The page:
Patients with thyroid cancer are often assumed to have no quality of life (QOL) impairments after treatment because of thyroid cancer’s good prognosis. However, the QOL implications of surgical complications and the necessity to take lifelong medication are seldom assessed.
Patients who had surgery due to thyroid cancer at the University Medical Center Mainz between 2010 and 2015 and who had calcium or parathyroid hormone levels below the reference values immediately following surgery were eligible for this study. QOL was assessed using the EORTC QLQ-C30 and the thyroid cancer module EORTC QLQ-THY34. Multiple logistic regression was used to determine factors associated with a worse QOL compared with a general population.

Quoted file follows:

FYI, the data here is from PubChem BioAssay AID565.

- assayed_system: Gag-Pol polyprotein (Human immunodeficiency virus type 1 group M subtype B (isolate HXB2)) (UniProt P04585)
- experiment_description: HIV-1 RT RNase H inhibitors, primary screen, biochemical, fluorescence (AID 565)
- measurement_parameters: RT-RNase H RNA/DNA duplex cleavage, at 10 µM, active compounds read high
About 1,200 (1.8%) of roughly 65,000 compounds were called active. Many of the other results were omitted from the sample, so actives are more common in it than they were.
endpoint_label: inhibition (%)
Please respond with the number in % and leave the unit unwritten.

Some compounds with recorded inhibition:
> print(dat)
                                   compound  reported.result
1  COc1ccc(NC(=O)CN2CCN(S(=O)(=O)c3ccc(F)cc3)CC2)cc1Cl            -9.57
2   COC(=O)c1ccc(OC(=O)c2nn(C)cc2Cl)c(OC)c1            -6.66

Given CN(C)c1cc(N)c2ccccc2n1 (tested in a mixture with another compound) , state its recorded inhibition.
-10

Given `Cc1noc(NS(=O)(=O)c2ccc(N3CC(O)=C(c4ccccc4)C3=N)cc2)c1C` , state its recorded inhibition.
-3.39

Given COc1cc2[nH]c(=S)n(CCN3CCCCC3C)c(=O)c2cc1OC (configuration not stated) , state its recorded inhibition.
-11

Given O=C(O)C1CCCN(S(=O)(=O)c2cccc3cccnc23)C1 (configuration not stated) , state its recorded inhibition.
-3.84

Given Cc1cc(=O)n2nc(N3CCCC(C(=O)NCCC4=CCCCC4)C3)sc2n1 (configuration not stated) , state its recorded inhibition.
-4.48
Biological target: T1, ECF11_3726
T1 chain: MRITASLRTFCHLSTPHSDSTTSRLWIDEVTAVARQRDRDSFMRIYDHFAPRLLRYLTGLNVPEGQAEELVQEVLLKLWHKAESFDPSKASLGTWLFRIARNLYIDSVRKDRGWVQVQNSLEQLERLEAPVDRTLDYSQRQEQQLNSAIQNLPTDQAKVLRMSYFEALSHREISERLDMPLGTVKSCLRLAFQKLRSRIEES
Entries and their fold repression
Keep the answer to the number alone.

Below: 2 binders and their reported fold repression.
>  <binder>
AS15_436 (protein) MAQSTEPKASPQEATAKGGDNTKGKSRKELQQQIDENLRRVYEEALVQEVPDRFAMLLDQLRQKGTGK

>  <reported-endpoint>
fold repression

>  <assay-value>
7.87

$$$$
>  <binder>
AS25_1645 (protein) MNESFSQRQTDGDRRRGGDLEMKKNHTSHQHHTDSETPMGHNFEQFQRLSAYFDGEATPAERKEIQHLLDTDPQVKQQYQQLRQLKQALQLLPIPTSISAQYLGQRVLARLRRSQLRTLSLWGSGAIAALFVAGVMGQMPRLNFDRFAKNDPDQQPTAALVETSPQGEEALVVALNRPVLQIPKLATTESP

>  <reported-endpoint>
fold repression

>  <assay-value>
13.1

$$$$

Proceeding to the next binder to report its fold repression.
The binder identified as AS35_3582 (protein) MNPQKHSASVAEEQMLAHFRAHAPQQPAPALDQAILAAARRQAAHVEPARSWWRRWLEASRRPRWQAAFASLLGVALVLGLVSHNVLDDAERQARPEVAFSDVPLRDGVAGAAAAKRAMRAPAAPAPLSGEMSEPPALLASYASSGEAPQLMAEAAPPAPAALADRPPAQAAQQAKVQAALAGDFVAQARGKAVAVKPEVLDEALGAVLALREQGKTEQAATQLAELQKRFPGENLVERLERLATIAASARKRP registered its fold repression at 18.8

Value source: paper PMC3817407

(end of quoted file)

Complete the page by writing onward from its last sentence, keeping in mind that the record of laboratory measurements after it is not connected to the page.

A total of 75 (56%) of 134 eligible patients participated in the study. Patients with persistent/prolonged calcium or vitamin D intake reported worse QOL in the domains of global health, physical functioning, role functioning, emotional functioning, and insomnia than patients without current intake. Current calcium and vitamin D intake, higher education, living with a partner, and age had an effect on the odds of having worse QOL than the age- and sex-adjusted general population.
Prolonged calcium and/or vitamin D intake are negatively associated with certain domains of QOL in thyroid cancer patients who are at least 1 year post surgery. Assessment of calcium and vitamin D and diagnosis of hypoparathyroidism are therefore important for the follow-up of thyroid cancer survivors since it may affect their QOL.